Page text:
In this research, we develop a framework of postpurchase consumption behavior, which we use to examine when, and how, exogenous product stockpiling increases the short-term rate of consumption. We ask two questions: 1) Are exogenously-stockpiled products really consumed at a faster rate? 2) How does stockpiling increase consumption rates for high convenience and low convenience products? We examine the first question with an analysis of household scanner data and by conducting a field experiment. We examine the second question with field and laboratory studies, with families and young adults, with multi-category or single-category choices, with retrospective and prospective measures of consumption, and with a total of 20 different products.

Findings from the scanner data and the field experiment show that stockpiling does indeed cause people to consume products at a faster rate. The association between stockpiling and consumption that is shown in previous scanner data analyses (e.g., Ailawadi ad Neslin 1998) is therefore not simply caused by consumers endogenously stockpiling in anticipation of a higher demand for the product. Studies 1 and 2 also show that stockpiling increases consumption rate more for high convenience products than for low convenience products. The reason is that, although stockpiling increases consumption quantity (given incidence) for both types of products, it only increases consumption incidence for high convenience products. Study 3 shows that this impact of stockpiling on consumption incidence is mediated by salience. Stockpiling only triggers consumption incidence when it increases the salience of the product at the point of consumption. Finally, Study 4 shows that convenience moderates the effects of salienceCand hence of stockpilingCon consumption incidence. This is because the higher awareness created by stockpiling and salience is more likely to lead to consideration when the product is convenient to consume compared to when it requires preparation.

 

HABIT REGIMES IN CONSUMPTION

Adwait Khare, University of Pittsburgh

J. Jeffrey Inman, University of Pittsburgh

We argue and demonstrate that habits play a dominant role in repetitive consumption behaviors such as food consumption behavior (Aarts and Dijksterhuis 2000; Ouellette and Wood 1998). Habits are reflected through consistency in behavior over time. We study habits in the consumption of various food-nutrients (e.g., saturated fat, calcium, etc.). In this context, we discuss two types of habitsBcarryover and baselineBand show that meal-type (breakfast, lunch, dinner) and nutrient-type (positive, negative) moderate the nature of these habits.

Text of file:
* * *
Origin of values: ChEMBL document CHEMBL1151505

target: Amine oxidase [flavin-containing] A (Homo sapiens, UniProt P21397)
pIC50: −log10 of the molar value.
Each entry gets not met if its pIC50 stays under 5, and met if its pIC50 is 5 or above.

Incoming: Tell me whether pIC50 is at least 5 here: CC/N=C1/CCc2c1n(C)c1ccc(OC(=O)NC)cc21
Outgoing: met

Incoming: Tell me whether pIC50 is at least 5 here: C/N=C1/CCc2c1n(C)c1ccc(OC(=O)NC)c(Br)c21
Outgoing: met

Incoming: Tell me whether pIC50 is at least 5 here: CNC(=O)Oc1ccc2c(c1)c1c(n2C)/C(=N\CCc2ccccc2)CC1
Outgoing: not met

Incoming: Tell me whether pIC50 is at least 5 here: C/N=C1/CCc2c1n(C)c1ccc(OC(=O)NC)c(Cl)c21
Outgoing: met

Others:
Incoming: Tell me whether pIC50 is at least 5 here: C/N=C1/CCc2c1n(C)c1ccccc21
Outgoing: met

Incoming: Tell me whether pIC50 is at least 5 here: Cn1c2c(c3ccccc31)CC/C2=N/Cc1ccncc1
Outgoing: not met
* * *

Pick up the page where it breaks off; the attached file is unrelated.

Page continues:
Carryover habit is observed when the level of a nutrient in a past meal is a significant predictor of the level of the same nutrient in the current meal. Carryover habits reflect within meal-type behaviors. For example, if the level of fat in yesterday’s lunch predicts the level of fat in today’s lunch well then carryover habit with respect to fat is observed. We argue that carryover habit can take one of two forms: fixed vs. cycling. When carryover habit is significant and has a positive valence (i.e., the habit coefficient is significant and positive), we categorize this type of carryover habit as fixed carryover habit (e.g., eating the same breakfast cereal everyday). And, when carryover habit is significant and has a negative valence (i.e., the habit coefficient is significant and negative), we categorize this type of carryover habit as cycling carryover habit (e.g., alternating between three breakfast cereals in a fixed order) (c.f., Brickman and D’Amato 1975).

Baseline habit is observed when the consumption level of a nutrient is consistently different across meal types. For example, if a person consistently consumes lower levels of protein at breakfast but higher levels of protein at dinner then baseline habit with respect to protein will be observed i.e., the person’s protein consumption baselines differ across meal-type.

Given the repetitiousness and situational stability of food consumption behavior, habits are very likely to develop in food consumption behavior. Habits can develop for a variety of reasons. For example, with respect to food consumption, observed eating behavior could be so because consumers deliberately planned it that way (Connors et al. 2001) or because consumers have been conditioned to do so (Bargh and Chartrand 1999). It should be noted that irrespective of what the bases of habits are, once developed, all habits operate automatically i.e., at a lower level of cognitive processing. We argue that habits are beneficial because they help consumers manage their utility over time (Kahn, Ratner, and Kahneman 1997) and because they help consumers minimize effort in decision-making.

We hypothesize and based on a diary-panel of individuals (n=769) show that:

$ A majority (over 70%) of individuals exhibit carryover habit in food consumption behavior.

$ The magnitude of fixed carryover habit is stronger at breakfast than at dinner.

$ A majority of individuals (over 75%) exhibit baseline habit in food consumption behavior.